MySQL Partition pruning Explained

Partitioning is a process in which a single larger table is split into several smaller tables (physically) and still considered as a single table.It is generally a good idea for the tables whose size is in a few 100 GB’s.

While performing select,update,delete operations in a partitioned tables, we can notice a better performance in queries .This simple process of optimization is called partition pruning in which we can avoid scanning the certain partitions which does not have any matching values based on partition key.

The following example will explain you in detail about the partition pruning

Here I have used an Amazon linux 2 machine

Hardware Info

1 core CPU
1 GB RAM 
20 GB Disk (SSD) 
maximum of 3000 IOPS

MySQL 5.7 is installed in this machine and two tables (one is not partitioned and other is partitioned) with 1.7 million records of  same data is loaded in using Sysbench.

Table Structure without partition

mysql> show create table sbtest.sbtest1\G
*************************** 1. row ***************************
Table: sbtest1
Create Table: CREATE TABLE `sbtest1` (
`id` int(11) NOT NULL AUTO_INCREMENT,
`k` int(11) NOT NULL DEFAULT '0',
`c` char(120) NOT NULL DEFAULT ,
`pad` char(60) NOT NULL DEFAULT ,
`created` timestamp NOT NULL DEFAULT CURRENT_TIMESTAMP,
PRIMARY KEY (`id`,`created`)
) ENGINE=InnoDB AUTO_INCREMENT=1734978 DEFAULT CHARSET=latin1

I have partitioned the second table with the help of the partition manager.we have explained about partition manager in our previous blog. partition_manager

mysql> show create table sbtest.sbtest1\G
*************************** 1. row ***************************
Table: sbtest1
Create Table: CREATE TABLE `sbtest1`
`id` int(11) NOT NULL AUTO_INCREMENT,
`k` int(11) NOT NULL DEFAULT '0',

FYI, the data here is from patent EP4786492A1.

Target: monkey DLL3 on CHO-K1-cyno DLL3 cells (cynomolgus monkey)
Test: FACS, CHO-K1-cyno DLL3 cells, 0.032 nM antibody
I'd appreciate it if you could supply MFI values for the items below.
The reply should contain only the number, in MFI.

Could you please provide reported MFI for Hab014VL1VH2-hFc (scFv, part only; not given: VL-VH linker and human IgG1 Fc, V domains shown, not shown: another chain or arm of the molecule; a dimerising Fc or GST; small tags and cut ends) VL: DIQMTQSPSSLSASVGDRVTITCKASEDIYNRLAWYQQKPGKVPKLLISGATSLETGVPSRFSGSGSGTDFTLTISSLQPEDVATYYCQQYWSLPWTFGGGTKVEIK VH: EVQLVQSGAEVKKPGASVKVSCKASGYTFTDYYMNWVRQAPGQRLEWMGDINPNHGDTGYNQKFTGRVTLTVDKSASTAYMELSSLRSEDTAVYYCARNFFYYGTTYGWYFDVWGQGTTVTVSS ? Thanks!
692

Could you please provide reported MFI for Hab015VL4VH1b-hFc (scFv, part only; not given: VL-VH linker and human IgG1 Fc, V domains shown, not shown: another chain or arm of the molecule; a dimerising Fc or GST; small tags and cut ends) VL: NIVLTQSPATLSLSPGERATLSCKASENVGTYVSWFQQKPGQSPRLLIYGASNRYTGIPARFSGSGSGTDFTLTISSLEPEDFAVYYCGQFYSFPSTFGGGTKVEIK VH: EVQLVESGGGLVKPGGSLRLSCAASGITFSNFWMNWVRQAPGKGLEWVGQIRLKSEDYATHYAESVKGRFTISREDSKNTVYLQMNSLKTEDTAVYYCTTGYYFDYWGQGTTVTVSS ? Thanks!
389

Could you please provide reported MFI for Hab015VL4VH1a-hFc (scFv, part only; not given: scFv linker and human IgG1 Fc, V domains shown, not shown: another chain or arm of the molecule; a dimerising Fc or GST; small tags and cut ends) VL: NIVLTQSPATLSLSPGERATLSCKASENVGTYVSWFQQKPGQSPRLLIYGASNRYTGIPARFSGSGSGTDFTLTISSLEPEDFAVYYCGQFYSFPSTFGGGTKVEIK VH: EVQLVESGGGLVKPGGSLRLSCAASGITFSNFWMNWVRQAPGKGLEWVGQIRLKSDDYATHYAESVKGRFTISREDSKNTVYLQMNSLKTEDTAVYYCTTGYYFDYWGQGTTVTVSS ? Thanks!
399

`c` char(120) NOT NULL DEFAULT '',
`pad` char(60) NOT NULL DEFAULT '',
`created` timestamp NOT NULL DEFAULT CURRENT_TIMESTAMP,
PRIMARY KEY (`id`,`created`)
) ENGINE=InnoDB AUTO_INCREMENT=1734978 DEFAULT CHARSET=latin1
/*!50100 PARTITION BY RANGE (unix_timestamp(created))
(PARTITION p_START VALUES LESS THAN (0) ENGINE = InnoDB,
PARTITION p_1544832000 VALUES LESS THAN (1544832000) ENGINE = InnoDB,
PARTITION p_1547424000 VALUES LESS THAN (1547424000) ENGINE = InnoDB,
PARTITION p_1550016000 VALUES LESS THAN (1550016000) ENGINE = InnoDB,
PARTITION p_1552608000 VALUES LESS THAN (1552608000) ENGINE = InnoDB,
PARTITION p_1555200000 VALUES LESS THAN (1555200000) ENGINE = InnoDB,
PARTITION p_1557792000 VALUES LESS THAN (1557792000) ENGINE = InnoDB,
PARTITION p_1560384000 VALUES LESS THAN (1560384000) ENGINE = InnoDB,
PARTITION p_1562976000 VALUES LESS THAN (1562976000) ENGINE = InnoDB,
PARTITION p_1565568000 VALUES LESS THAN (1565568000) ENGINE = InnoDB,
PARTITION p_1568160000 VALUES LESS THAN (1568160000) ENGINE = InnoDB,
PARTITION p_1570752000 VALUES LESS THAN (1570752000) ENGINE = InnoDB,
PARTITION p_1573344000 VALUES LESS THAN (1573344000) ENGINE = InnoDB,
PARTITION p_1575936000 VALUES LESS THAN (1575936000) ENGINE = InnoDB,
PARTITION p_1578528000 VALUES LESS THAN (1578528000) ENGINE = InnoDB,
PARTITION p_1581120000 VALUES LESS THAN (1581120000) ENGINE = InnoDB,
PARTITION p_1583712000 VALUES LESS THAN (1583712000) ENGINE = InnoDB,
PARTITION p_1586304000 VALUES LESS THAN (1586304000) ENGINE = InnoDB,
PARTITION p_1588896000 VALUES LESS THAN (1588896000) ENGINE = InnoDB,
PARTITION p_1591488000 VALUES LESS THAN (1591488000) ENGINE = InnoDB,
PARTITION p_1594080000 VALUES LESS THAN (1594080000) ENGINE = InnoDB,
PARTITION p_1596672000 VALUES LESS THAN (1596672000) ENGINE = InnoDB,
PARTITION p_1599264000 VALUES LESS THAN (1599264000) ENGINE = InnoDB,
PARTITION p_1607040000 VALUES LESS THAN (1607040000) ENGINE = InnoDB,
PARTITION p_END VALUES LESS THAN MAXVALUE ENGINE = InnoDB) */
1 row in set (0.00 sec)

Now Let us try to fetch the same data from both tables.we will see the difference between them in the Explain plan.

mysql> explain select * from sbtest1.sbtest1 where created between "2019-01-31 00:00:00" and "2019-05-12 00:00:00"\G
*************************** 1. row ***************************
id: 1
select_type: SIMPLE
table: sbtest1
partitions: NULL
type: ALL
possible_keys: NULL
key: NULL
key_len: NULL
ref: NULL
rows: 1574797
filtered: 11.11
Extra: Using where

The table without partition nearly examines the full table scan and it takes around 8 secs to fetch the records.

mysql> select * from sbtest1.sbtest1 where created between "2019-01-31 00:00:00" and "2019-05-12 00:00:00";
0f7550ef001dab270bd4a6849151ce79  -
175616 rows in set (8.25 sec)

Repeating the same in partitioned table

mysql> explain select * from sbtest.sbtest1 where created between "2019-01-31 00:00:00" and "2019-05-12 00:00:00"\G
*************************** 1. row ***************************
id: 1
select_type: SIMPLE
table: sbtest1
partitions: p_1550016000,p_1552608000,p_1555200000,p_1557792000
type: ALL
possible_keys: NULL
key: NULL
key_len: NULL
ref: NULL
rows: 1
filtered: 100.00
Extra: Using where